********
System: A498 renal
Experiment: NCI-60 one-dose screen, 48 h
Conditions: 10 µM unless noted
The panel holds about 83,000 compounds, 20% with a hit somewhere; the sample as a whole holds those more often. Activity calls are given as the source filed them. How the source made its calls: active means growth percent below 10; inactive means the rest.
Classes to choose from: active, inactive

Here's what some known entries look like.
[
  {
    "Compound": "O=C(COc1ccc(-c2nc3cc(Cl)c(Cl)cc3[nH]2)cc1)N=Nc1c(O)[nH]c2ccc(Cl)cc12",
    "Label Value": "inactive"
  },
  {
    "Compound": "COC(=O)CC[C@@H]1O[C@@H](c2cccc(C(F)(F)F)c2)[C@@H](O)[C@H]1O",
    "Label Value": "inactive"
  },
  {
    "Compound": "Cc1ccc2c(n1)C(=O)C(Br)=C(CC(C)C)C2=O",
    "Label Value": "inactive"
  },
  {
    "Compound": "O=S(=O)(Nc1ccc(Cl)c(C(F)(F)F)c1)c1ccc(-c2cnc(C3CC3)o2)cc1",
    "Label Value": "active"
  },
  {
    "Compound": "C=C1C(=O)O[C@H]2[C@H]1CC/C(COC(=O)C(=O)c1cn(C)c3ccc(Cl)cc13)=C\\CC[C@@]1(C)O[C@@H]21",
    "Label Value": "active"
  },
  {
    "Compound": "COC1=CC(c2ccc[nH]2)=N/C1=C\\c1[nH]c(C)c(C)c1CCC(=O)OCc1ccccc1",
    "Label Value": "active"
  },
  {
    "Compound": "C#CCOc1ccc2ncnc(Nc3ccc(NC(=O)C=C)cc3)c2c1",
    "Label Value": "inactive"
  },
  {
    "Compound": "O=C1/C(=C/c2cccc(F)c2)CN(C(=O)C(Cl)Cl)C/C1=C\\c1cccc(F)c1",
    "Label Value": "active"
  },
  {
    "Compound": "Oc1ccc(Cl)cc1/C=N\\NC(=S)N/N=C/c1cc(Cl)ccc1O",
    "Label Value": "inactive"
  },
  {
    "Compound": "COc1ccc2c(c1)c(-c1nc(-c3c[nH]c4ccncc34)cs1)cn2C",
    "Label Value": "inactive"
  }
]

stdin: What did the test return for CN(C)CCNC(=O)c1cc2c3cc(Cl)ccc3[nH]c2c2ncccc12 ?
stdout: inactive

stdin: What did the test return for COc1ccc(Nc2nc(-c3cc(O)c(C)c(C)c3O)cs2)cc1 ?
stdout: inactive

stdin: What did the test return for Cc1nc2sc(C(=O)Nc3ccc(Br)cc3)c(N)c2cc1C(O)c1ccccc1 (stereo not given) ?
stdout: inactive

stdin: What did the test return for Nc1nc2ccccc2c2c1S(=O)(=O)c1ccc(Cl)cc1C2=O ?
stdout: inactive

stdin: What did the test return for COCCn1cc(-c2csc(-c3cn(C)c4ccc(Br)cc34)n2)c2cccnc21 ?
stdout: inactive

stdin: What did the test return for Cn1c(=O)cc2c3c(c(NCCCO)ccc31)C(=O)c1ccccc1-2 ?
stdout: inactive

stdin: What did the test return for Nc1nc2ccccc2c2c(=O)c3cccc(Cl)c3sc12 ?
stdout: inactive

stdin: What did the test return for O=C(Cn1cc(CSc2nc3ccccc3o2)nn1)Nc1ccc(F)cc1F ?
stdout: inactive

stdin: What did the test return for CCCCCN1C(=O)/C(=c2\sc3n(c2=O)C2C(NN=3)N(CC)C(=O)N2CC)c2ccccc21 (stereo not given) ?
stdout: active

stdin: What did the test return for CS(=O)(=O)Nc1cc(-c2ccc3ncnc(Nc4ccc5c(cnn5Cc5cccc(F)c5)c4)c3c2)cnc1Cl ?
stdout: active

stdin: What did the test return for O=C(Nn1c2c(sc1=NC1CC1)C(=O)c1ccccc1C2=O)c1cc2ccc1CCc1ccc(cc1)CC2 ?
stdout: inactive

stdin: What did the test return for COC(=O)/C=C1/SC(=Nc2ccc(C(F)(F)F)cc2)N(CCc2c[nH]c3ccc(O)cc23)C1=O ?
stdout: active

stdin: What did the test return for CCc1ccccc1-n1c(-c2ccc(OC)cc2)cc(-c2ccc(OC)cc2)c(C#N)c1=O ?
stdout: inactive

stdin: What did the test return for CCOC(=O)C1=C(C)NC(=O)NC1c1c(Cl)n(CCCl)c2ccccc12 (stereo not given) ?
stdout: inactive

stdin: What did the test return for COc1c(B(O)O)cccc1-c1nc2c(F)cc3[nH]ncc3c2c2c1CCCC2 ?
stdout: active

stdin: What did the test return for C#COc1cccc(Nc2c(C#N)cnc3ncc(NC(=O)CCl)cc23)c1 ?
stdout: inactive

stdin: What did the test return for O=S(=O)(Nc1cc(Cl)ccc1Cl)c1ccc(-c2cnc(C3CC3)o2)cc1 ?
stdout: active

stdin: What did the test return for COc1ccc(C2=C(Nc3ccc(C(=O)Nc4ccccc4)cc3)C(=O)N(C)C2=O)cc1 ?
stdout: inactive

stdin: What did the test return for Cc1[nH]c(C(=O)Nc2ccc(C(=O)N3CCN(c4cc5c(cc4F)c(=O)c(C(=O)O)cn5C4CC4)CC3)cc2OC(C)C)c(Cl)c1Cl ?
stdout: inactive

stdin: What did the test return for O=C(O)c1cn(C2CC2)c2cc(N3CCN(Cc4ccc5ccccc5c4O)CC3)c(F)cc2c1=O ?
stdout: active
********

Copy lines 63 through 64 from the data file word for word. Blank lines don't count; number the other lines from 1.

stdin: What did the test return for O=C(Cn1cc(CSc2nc3ccccc3o2)nn1)Nc1ccc(F)cc1F ?
stdout: inactive